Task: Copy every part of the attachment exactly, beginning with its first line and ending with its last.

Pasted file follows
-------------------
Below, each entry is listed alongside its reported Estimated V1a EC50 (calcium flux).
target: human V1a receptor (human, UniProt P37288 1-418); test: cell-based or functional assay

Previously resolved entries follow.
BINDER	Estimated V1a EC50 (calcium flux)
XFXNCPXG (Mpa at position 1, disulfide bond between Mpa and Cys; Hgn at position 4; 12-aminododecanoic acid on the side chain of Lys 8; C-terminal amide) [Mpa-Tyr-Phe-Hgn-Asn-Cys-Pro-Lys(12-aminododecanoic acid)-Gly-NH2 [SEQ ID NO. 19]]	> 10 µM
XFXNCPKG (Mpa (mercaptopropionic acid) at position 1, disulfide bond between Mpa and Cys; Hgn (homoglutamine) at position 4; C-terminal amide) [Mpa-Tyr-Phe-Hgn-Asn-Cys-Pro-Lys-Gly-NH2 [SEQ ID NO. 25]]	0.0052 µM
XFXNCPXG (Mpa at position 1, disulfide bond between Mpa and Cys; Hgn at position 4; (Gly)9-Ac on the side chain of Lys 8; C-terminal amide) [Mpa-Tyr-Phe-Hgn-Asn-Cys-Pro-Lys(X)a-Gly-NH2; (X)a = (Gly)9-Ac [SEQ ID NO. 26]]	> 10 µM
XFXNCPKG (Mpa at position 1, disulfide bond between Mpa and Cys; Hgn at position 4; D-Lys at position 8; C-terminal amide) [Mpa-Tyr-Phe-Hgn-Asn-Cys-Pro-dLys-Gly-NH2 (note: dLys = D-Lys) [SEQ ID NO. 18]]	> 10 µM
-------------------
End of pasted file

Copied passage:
Below, each entry is listed alongside its reported Estimated V1a EC50 (calcium flux).
target: human V1a receptor (human, UniProt P37288 1-418); test: cell-based or functional assay

Previously resolved entries follow.
BINDER	Estimated V1a EC50 (calcium flux)
XFXNCPXG (Mpa at position 1, disulfide bond between Mpa and Cys; Hgn at position 4; 12-aminododecanoic acid on the side chain of Lys 8; C-terminal amide) [Mpa-Tyr-Phe-Hgn-Asn-Cys-Pro-Lys(12-aminododecanoic acid)-Gly-NH2 [SEQ ID NO. 19]]	> 10 µM
XFXNCPKG (Mpa (mercaptopropionic acid) at position 1, disulfide bond between Mpa and Cys; Hgn (homoglutamine) at position 4; C-terminal amide) [Mpa-Tyr-Phe-Hgn-Asn-Cys-Pro-Lys-Gly-NH2 [SEQ ID NO. 25]]	0.0052 µM
XFXNCPXG (Mpa at position 1, disulfide bond between Mpa and Cys; Hgn at position 4; (Gly)9-Ac on the side chain of Lys 8; C-terminal amide) [Mpa-Tyr-Phe-Hgn-Asn-Cys-Pro-Lys(X)a-Gly-NH2; (X)a = (Gly)9-Ac [SEQ ID NO. 26]]	> 10 µM
XFXNCPKG (Mpa at position 1, disulfide bond between Mpa and Cys; Hgn at position 4; D-Lys at position 8; C-terminal amide) [Mpa-Tyr-Phe-Hgn-Asn-Cys-Pro-dLys-Gly-NH2 (note: dLys = D-Lys) [SEQ ID NO. 18]]	> 10 µM